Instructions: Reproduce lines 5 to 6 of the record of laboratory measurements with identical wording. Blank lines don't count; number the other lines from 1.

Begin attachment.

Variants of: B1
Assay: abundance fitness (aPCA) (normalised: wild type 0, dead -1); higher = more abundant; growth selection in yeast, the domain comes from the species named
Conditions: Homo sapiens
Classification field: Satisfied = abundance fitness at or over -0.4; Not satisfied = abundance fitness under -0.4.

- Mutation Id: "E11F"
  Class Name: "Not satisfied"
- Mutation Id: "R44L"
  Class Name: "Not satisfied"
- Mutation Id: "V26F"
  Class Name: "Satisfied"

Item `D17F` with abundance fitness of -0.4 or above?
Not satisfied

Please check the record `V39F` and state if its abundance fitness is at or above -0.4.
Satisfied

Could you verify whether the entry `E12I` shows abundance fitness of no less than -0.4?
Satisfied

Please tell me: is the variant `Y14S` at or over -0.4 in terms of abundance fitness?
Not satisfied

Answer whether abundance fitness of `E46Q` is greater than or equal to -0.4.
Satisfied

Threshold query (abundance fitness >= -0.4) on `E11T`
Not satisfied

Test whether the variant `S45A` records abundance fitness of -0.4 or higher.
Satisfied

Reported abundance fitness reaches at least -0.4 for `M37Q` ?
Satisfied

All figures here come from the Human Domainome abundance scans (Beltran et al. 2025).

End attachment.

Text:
- Mutation Id: "E11F"
  Class Name: "Not satisfied"